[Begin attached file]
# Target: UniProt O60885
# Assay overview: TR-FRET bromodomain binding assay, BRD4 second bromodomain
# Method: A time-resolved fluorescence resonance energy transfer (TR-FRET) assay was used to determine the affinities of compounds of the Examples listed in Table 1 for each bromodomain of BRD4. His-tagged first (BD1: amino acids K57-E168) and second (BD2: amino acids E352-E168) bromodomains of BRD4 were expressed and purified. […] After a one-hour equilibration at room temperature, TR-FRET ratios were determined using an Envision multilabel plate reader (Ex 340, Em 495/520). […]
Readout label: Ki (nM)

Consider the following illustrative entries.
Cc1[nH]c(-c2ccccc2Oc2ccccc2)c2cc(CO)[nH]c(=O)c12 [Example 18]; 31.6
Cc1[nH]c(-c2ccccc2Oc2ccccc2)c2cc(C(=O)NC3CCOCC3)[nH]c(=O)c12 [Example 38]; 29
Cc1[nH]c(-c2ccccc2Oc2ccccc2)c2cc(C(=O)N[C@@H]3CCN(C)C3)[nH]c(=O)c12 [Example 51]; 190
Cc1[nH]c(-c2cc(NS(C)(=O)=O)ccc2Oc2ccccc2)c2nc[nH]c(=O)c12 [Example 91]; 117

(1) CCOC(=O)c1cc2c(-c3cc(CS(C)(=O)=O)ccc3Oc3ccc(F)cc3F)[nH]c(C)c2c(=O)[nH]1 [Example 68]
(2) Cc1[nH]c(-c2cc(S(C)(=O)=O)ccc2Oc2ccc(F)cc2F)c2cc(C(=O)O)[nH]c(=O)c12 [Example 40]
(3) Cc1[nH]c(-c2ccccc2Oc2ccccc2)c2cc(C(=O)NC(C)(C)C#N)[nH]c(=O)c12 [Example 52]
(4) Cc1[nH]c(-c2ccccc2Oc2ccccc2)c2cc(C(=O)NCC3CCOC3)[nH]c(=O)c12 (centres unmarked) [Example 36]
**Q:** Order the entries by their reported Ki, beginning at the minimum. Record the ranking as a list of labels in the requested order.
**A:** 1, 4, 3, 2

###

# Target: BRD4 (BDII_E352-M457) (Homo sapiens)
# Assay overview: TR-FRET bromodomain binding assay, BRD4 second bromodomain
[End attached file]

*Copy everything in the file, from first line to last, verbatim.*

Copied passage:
# Target: UniProt O60885
# Assay overview: TR-FRET bromodomain binding assay, BRD4 second bromodomain
# Method: A time-resolved fluorescence resonance energy transfer (TR-FRET) assay was used to determine the affinities of compounds of the Examples listed in Table 1 for each bromodomain of BRD4. His-tagged first (BD1: amino acids K57-E168) and second (BD2: amino acids E352-E168) bromodomains of BRD4 were expressed and purified. […] After a one-hour equilibration at room temperature, TR-FRET ratios were determined using an Envision multilabel plate reader (Ex 340, Em 495/520). […]
Readout label: Ki (nM)

Consider the following illustrative entries.
Cc1[nH]c(-c2ccccc2Oc2ccccc2)c2cc(CO)[nH]c(=O)c12 [Example 18]; 31.6
Cc1[nH]c(-c2ccccc2Oc2ccccc2)c2cc(C(=O)NC3CCOCC3)[nH]c(=O)c12 [Example 38]; 29
Cc1[nH]c(-c2ccccc2Oc2ccccc2)c2cc(C(=O)N[C@@H]3CCN(C)C3)[nH]c(=O)c12 [Example 51]; 190
Cc1[nH]c(-c2cc(NS(C)(=O)=O)ccc2Oc2ccccc2)c2nc[nH]c(=O)c12 [Example 91]; 117

(1) CCOC(=O)c1cc2c(-c3cc(CS(C)(=O)=O)ccc3Oc3ccc(F)cc3F)[nH]c(C)c2c(=O)[nH]1 [Example 68]
(2) Cc1[nH]c(-c2cc(S(C)(=O)=O)ccc2Oc2ccc(F)cc2F)c2cc(C(=O)O)[nH]c(=O)c12 [Example 40]
(3) Cc1[nH]c(-c2ccccc2Oc2ccccc2)c2cc(C(=O)NC(C)(C)C#N)[nH]c(=O)c12 [Example 52]
(4) Cc1[nH]c(-c2ccccc2Oc2ccccc2)c2cc(C(=O)NCC3CCOC3)[nH]c(=O)c12 (centres unmarked) [Example 36]
**Q:** Order the entries by their reported Ki, beginning at the minimum. Record the ranking as a list of labels in the requested order.
**A:** 1, 4, 3, 2

###

# Target: BRD4 (BDII_E352-M457) (Homo sapiens)
# Assay overview: TR-FRET bromodomain binding assay, BRD4 second bromodomain